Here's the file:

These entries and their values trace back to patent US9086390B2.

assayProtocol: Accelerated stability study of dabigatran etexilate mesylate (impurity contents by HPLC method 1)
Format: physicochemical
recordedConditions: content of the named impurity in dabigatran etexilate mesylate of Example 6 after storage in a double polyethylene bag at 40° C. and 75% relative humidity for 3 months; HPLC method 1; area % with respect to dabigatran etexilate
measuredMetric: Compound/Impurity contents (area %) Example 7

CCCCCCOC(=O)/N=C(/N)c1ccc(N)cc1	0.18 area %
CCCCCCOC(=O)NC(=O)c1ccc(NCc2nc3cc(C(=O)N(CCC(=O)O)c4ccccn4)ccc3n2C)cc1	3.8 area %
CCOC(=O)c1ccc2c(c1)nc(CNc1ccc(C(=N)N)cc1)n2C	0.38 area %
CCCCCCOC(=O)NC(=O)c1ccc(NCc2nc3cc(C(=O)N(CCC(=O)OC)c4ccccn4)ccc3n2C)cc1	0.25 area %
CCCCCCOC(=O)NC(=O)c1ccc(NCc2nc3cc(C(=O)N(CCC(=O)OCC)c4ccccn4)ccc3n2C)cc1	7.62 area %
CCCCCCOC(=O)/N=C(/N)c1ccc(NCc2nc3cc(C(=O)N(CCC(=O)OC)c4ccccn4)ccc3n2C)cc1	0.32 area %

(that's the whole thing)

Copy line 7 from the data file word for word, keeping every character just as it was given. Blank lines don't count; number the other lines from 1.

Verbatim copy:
CCCCCCOC(=O)NC(=O)c1ccc(NCc2nc3cc(C(=O)N(CCC(=O)O)c4ccccn4)ccc3n2C)cc1	3.8 area %